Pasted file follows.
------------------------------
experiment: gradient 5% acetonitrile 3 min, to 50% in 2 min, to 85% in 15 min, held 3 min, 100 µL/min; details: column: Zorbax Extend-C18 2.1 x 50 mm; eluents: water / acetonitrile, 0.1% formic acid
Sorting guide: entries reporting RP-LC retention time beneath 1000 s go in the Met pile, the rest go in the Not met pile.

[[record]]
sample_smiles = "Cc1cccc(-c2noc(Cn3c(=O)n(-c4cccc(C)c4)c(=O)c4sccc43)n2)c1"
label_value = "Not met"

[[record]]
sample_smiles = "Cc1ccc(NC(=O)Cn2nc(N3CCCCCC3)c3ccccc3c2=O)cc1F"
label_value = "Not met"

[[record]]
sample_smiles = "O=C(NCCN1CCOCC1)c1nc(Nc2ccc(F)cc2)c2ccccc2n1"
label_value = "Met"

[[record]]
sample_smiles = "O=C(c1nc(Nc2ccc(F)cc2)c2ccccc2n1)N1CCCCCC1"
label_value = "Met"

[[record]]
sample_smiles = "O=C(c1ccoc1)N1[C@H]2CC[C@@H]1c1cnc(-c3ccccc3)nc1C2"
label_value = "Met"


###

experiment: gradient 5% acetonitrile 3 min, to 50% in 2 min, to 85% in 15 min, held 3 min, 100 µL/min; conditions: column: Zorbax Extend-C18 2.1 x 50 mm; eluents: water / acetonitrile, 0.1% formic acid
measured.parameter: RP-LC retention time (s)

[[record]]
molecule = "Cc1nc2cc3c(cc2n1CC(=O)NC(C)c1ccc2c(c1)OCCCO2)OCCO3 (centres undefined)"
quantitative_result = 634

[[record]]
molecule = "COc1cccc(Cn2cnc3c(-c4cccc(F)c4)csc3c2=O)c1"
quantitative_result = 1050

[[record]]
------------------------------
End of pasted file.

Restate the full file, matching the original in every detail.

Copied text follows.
experiment: gradient 5% acetonitrile 3 min, to 50% in 2 min, to 85% in 15 min, held 3 min, 100 µL/min; details: column: Zorbax Extend-C18 2.1 x 50 mm; eluents: water / acetonitrile, 0.1% formic acid
Sorting guide: entries reporting RP-LC retention time beneath 1000 s go in the Met pile, the rest go in the Not met pile.

[[record]]
sample_smiles = "Cc1cccc(-c2noc(Cn3c(=O)n(-c4cccc(C)c4)c(=O)c4sccc43)n2)c1"
label_value = "Not met"

[[record]]
sample_smiles = "Cc1ccc(NC(=O)Cn2nc(N3CCCCCC3)c3ccccc3c2=O)cc1F"
label_value = "Not met"

[[record]]
sample_smiles = "O=C(NCCN1CCOCC1)c1nc(Nc2ccc(F)cc2)c2ccccc2n1"
label_value = "Met"

[[record]]
sample_smiles = "O=C(c1nc(Nc2ccc(F)cc2)c2ccccc2n1)N1CCCCCC1"
label_value = "Met"

[[record]]
sample_smiles = "O=C(c1ccoc1)N1[C@H]2CC[C@@H]1c1cnc(-c3ccccc3)nc1C2"
label_value = "Met"


###

experiment: gradient 5% acetonitrile 3 min, to 50% in 2 min, to 85% in 15 min, held 3 min, 100 µL/min; conditions: column: Zorbax Extend-C18 2.1 x 50 mm; eluents: water / acetonitrile, 0.1% formic acid
measured.parameter: RP-LC retention time (s)

[[record]]
molecule = "Cc1nc2cc3c(cc2n1CC(=O)NC(C)c1ccc2c(c1)OCCCO2)OCCO3 (centres undefined)"
quantitative_result = 634

[[record]]
molecule = "COc1cccc(Cn2cnc3c(-c4cccc(F)c4)csc3c2=O)c1"
quantitative_result = 1050

[[record]]